Local Govt | National News Video | Parliament Headlines | Politics Headlines | Search


Far North Social Entrepreneurs Set to Thrive

Far North Social Entrepreneurs Set to Thrive Thanks To New Partnership

Ākina Foundation has joined with the Far North District Council to support local social entrepreneurs on a journey of discovery over four months.

Ākina CEO Alex Hannant said that while Northland was again in the news highlighting geographic disadvantages it faced with the recent release of a Salvation Army report, Mixed Fortunes, early feedback from the workshops was that Northlanders had the answers.

“Social enterprise offers a way to deal to these complex problems we face through a sustainable business model – it’s a hybrid between business and charity – and it’s clear these Thrive participants have some great ideas”, he said.

Thrive is a four-month development programme for individuals with social enterprise ideas. Through the face-to-face workshops and virtual coaching, the participants will learn about social enterprise, how to start one up, and develop leadership and business skills.

Mr Hannant said there were 26 participants selected for the programme. The first two-day workshop was held in Kerikeri in April with the second at the Rawene Town Hall this week (21-22 May). The final workshops would be held in Kaitaia (18-19 June) and Kaeo (23-24 July) with a presentation day on 21 August back in Kerikeri.

“We have purposefully hosted these workshops in different Far North locations to share the pain of travel around. It can feel like an isolated task getting a new venture up and running, especially in a widespread region like the Far North, but we already know this group of people have found allies in each other”, he said.

“Our focus is to help these inspiring individuals strengthen their sense of community and their ideas in relation to what the community needs so they’re ready to make a solid case pitch to potential investors, supporters and community organisers”, Mr Hannant said.

Projects range from addressing food insecurity and strengthening local growers to tackling unemployment among young people to dealing with environmental and waste management issues.

“The people taking part in Ākina’s Thrive all share the same values – they care deeply about their community and wants to make positive and lasting change; they are driven by a social or environmental purpose and want to use business practices to achieve their vision.”

Participants include local business leaders that wish to leverage skills and experience for social purpose businesses, community leaders that want to harness business to achieve positive outcomes for their community and individuals that care about the Far North and want to gain skills to lead the creation of community social enterprise.

Chair of the Far North District Council’s Economic Development Committee Di Maxwell said this approach was more likely to succeed than centrally-led approaches.

“We need initiatives that are sustainable in nature – they are more likely to succeed if they are developed and led from the grass-roots brigade”, she said.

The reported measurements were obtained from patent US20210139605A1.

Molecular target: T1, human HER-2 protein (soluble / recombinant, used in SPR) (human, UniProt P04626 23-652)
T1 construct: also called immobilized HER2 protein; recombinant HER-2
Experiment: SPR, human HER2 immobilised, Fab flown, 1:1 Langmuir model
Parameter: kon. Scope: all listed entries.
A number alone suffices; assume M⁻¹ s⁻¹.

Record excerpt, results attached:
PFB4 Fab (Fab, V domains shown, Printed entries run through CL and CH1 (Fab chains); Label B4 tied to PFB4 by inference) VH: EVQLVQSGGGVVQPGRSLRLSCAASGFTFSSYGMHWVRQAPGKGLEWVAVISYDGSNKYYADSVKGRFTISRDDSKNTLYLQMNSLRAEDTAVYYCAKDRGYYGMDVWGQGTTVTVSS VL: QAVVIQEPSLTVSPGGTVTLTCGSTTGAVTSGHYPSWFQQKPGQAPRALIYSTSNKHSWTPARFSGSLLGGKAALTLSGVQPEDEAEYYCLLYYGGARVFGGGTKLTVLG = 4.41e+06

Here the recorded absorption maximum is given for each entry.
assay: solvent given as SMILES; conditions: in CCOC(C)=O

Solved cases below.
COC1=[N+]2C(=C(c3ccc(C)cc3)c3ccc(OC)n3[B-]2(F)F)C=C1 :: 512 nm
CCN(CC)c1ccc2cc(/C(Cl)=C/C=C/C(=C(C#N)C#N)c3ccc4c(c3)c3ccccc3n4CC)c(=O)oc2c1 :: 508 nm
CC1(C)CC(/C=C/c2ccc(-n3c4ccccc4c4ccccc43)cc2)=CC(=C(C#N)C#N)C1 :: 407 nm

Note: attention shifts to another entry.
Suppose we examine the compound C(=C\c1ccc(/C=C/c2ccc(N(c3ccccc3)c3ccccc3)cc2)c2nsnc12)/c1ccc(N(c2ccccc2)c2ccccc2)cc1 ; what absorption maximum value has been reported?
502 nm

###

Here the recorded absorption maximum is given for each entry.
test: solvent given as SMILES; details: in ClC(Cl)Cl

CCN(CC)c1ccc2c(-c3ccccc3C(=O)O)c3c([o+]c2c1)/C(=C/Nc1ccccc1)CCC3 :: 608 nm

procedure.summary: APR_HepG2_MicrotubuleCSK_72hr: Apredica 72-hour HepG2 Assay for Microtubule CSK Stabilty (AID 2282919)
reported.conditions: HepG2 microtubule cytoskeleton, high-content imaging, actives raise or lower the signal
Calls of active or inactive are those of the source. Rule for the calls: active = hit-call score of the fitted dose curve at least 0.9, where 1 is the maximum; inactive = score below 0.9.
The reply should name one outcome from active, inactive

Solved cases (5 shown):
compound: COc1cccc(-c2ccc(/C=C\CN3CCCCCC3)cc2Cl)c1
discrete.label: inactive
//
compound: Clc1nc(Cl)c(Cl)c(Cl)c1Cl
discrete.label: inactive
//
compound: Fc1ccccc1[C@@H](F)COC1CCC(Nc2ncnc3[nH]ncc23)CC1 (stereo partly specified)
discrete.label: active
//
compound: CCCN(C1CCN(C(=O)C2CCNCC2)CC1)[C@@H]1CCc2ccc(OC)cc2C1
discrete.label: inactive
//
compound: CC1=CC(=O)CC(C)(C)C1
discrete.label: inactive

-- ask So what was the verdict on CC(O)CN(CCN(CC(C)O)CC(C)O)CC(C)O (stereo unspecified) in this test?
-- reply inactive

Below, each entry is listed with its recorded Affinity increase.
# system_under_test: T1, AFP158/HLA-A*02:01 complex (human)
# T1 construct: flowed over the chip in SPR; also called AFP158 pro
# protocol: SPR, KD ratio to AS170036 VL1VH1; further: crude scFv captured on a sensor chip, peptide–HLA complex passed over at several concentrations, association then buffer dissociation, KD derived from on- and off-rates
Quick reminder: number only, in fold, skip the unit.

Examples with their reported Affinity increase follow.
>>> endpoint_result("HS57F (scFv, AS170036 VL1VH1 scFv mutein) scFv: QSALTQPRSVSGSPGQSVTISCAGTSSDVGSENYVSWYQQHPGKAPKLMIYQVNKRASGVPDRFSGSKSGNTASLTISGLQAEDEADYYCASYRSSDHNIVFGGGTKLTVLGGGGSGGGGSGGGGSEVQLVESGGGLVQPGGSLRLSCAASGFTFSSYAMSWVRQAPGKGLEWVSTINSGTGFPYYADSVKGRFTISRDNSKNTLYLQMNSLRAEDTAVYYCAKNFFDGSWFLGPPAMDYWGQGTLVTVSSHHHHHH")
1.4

© Scoop Media

Parliament Headlines | Politics Headlines | Regional Headlines

Gordon Campbell:
On The Kim Regime

During the Cuban Missile Crisis, the US had a very clear objective and eventually offered a quid pro quo of the removal of some of its own missiles from Turkey. This time, there’s no clarity about what the US is seeking, or offering.

It hasn’t helped that the US and the global media consistently agree on calling North Korea and its leadership “crazy” and “irrational” and urging it to “come to its senses”. When you treat your opponent as being beyond reason, it gets hard to comprehend what their strategy is, let alone work out the terms of a viable compromise. More>>


Recovery: Economic Impact Of Kaikōura Quake Revealed

The report details the impact on small businesses and tourism caused by disruptions to transport infrastructure and the economic impacts... The impact on New Zealand’s Gross Domestic Product (GDP) over the first 18 months following the earthquake has been estimated at $450-$500 million. More>>


Human Rights Commission: Urgent Need For Action On Seclusion And Restraint

Chief Human Rights Commissioner David Rutherford says that while the report makes for sobering reading, the focus should now be on how the recommendations can be used to reduce the occurrence of seclusion and restraint in New Zealand and, in circumstances where it is necessary, to improve practices. More>>


CORRECTIONS (March 2017):


$11bn Capital Spend, New Debt Target: Steven Joyce On Budget Priorities

First, delivering better public services for a growing country – providing all New Zealanders with the opportunity to lead successful independent lives... And finally, we remain committed to reducing the tax burden and in particular the impact of marginal tax rates on lower and middle income earners, when we have the room to do so. More>>


JustSpeak Report: Bail Changes To Blame For New Billion Dollar Prison

In 2013 criminal justice spending was falling and the Government was mulling over what to spend the money on. 3 years later there are 10,000 people in prison and a new billion dollar prison is announced. More>>


Get More From Scoop



Search Scoop  
Powered by Vodafone
NZ independent news